At the start of June, Aux App was awarded a £50,000 grant courtesy of Innovate UK’s Young Innovators Next Steps Award.
Founded by Ben Bowler, Aux App is, of course, the music collaboration and file sharing platform for producers, musicians and podcasters, which was launched in beta last year. It provides artists with tools to backup and sync music files and collaborate with other artists, as well as providing access to music industry contacts.
The new grant money has already been earmarked for the development of AI technology that will run throughout the platform. According to the company, tracks and DAW files will be tagged by this AI automatically, allowing deep filtering and searching of a musician’s music projects. Ultimately, this will allow the Aux app to learn the style of a user’s productions and generate ‘connection suggestions’ in the wider community based on that profile.
From playlisting to discovery to data analysis and even artistic creation, artificial intelligence is playing an ever-greater role in the music biz – and it’s something that the majors built into their own systems a long time ago. Bowler’s mission, he says, is to put some of that power into the hands of independents.
Here, we ask Bowler about Aux, his AI vision and his take about the direction the music industry is heading generally…
What problem will this AI solve for artists?
Throughout the Aux app beta program, I’ve been speaking to musicians every single week and it’s been really interesting to see the type of musician the project has attracted early on. Namely, early-stage artists, solo artists pre-first release, bands with their first album and a small live following, even music students sharing their college projects. As I’ve been speaking to these artists about the problems they face, a number of themes have come up again and again. The most common is the need for connections – creative connections in form of collaborators or industry connections to help them take the next step in their music careers. This is why from the very start we began building a guide of music businesses into the app including mastering engineers, music studios, labels and publishing companies. All of these businesses can mean the difference between an emerging artist making an impact on their scene or disappearing into the ether.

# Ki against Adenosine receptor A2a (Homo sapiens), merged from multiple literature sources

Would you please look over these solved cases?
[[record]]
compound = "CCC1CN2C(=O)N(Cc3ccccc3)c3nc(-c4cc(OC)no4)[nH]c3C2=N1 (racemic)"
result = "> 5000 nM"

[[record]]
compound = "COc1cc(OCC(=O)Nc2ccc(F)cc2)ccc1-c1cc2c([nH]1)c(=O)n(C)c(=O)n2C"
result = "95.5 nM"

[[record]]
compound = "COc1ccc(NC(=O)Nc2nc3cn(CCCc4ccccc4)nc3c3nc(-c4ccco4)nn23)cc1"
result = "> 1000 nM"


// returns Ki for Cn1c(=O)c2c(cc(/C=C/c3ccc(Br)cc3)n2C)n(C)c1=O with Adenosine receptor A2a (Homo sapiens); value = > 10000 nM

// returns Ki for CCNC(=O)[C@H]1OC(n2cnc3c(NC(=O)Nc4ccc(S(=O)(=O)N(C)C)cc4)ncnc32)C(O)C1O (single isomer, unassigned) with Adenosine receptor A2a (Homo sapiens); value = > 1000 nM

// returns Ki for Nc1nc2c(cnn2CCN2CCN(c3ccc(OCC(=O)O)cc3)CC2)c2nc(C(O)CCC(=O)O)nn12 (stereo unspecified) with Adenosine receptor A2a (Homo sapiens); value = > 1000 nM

"The end goal is a little bit of AI sprinkled across the whole biz. It’s a technology that can be used to improve and enhance any process that includes technology in some form already today."
What problem will it solve for the music industry?
From the industry side there’s the reverse problem. Music files are the core asset of the recorded music industry, yet many music companies I speak to have a cobbled together system for managing the volume of music files they work with day to day. The more public facing, the larger the problem, with tracks coming in from multiple angles: SoundCloud links, MP3s via Whatsapp and email. For many it’s got to the point that they only listen to tracks that come from trusted contacts. This is where I want to change things. I know that the ability to create great music is not correlated with having a mate that happens to work at a record label or publishing company. There is great music out there, if only you could find it without spending days sifting through every single track that comes into your inbox, or what about looking beyond your track inbox, finding artists before they’ve even sent you anything. This is the opportunity for Aux’s AI tech.
What impact do you think AI is having in music currently, more broadly?